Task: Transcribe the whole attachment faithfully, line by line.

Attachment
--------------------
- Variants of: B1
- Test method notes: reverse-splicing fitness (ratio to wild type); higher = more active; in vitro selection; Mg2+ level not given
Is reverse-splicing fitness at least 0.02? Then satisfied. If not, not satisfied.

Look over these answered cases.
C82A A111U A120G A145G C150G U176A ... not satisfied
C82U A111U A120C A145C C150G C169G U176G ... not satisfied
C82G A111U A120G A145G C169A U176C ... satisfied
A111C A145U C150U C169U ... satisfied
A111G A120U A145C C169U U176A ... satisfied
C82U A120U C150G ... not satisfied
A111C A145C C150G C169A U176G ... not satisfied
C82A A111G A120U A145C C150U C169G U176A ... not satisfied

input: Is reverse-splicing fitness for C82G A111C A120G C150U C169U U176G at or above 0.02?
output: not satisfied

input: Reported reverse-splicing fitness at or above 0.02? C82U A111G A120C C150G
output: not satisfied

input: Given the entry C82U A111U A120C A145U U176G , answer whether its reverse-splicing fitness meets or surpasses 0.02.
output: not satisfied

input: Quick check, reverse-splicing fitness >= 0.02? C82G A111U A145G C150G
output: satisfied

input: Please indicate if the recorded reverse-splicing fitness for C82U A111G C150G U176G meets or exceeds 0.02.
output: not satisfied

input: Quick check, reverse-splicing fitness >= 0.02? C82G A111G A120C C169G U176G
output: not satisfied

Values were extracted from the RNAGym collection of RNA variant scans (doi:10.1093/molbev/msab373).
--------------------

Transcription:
- Variants of: B1
- Test method notes: reverse-splicing fitness (ratio to wild type); higher = more active; in vitro selection; Mg2+ level not given
Is reverse-splicing fitness at least 0.02? Then satisfied. If not, not satisfied.

Look over these answered cases.
C82A A111U A120G A145G C150G U176A ... not satisfied
C82U A111U A120C A145C C150G C169G U176G ... not satisfied
C82G A111U A120G A145G C169A U176C ... satisfied
A111C A145U C150U C169U ... satisfied
A111G A120U A145C C169U U176A ... satisfied
C82U A120U C150G ... not satisfied
A111C A145C C150G C169A U176G ... not satisfied
C82A A111G A120U A145C C150U C169G U176A ... not satisfied

input: Is reverse-splicing fitness for C82G A111C A120G C150U C169U U176G at or above 0.02?
output: not satisfied

input: Reported reverse-splicing fitness at or above 0.02? C82U A111G A120C C150G
output: not satisfied

input: Given the entry C82U A111U A120C A145U U176G , answer whether its reverse-splicing fitness meets or surpasses 0.02.
output: not satisfied

input: Quick check, reverse-splicing fitness >= 0.02? C82G A111U A145G C150G
output: satisfied

input: Please indicate if the recorded reverse-splicing fitness for C82U A111G C150G U176G meets or exceeds 0.02.
output: not satisfied

input: Quick check, reverse-splicing fitness >= 0.02? C82G A111G A120C C169G U176G
output: not satisfied

Values were extracted from the RNAGym collection of RNA variant scans (doi:10.1093/molbev/msab373).